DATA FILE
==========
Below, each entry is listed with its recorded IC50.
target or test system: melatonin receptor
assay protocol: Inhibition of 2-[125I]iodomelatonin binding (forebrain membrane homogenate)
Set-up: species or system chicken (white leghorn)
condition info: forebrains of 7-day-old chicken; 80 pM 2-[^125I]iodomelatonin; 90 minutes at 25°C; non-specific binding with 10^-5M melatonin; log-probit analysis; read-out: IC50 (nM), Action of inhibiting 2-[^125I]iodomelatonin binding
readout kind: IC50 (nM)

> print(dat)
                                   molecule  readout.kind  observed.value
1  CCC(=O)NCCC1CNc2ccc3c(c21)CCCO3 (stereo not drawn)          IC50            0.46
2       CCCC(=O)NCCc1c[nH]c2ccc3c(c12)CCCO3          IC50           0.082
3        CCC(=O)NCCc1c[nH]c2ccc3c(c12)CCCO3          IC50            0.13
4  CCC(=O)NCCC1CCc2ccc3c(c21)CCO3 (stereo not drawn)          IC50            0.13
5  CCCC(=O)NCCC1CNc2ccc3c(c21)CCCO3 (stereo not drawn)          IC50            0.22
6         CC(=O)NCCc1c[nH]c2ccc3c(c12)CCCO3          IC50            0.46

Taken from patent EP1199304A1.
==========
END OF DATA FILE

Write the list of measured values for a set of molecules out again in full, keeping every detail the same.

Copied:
Below, each entry is listed with its recorded IC50.
target or test system: melatonin receptor
assay protocol: Inhibition of 2-[125I]iodomelatonin binding (forebrain membrane homogenate)
Set-up: species or system chicken (white leghorn)
condition info: forebrains of 7-day-old chicken; 80 pM 2-[^125I]iodomelatonin; 90 minutes at 25°C; non-specific binding with 10^-5M melatonin; log-probit analysis; read-out: IC50 (nM), Action of inhibiting 2-[^125I]iodomelatonin binding
readout kind: IC50 (nM)

> print(dat)
                                   molecule  readout.kind  observed.value
1  CCC(=O)NCCC1CNc2ccc3c(c21)CCCO3 (stereo not drawn)          IC50            0.46
2       CCCC(=O)NCCc1c[nH]c2ccc3c(c12)CCCO3          IC50           0.082
3        CCC(=O)NCCc1c[nH]c2ccc3c(c12)CCCO3          IC50            0.13
4  CCC(=O)NCCC1CCc2ccc3c(c21)CCO3 (stereo not drawn)          IC50            0.13
5  CCCC(=O)NCCC1CNc2ccc3c(c21)CCCO3 (stereo not drawn)          IC50            0.22
6         CC(=O)NCCc1c[nH]c2ccc3c(c12)CCCO3          IC50            0.46

Taken from patent EP1199304A1.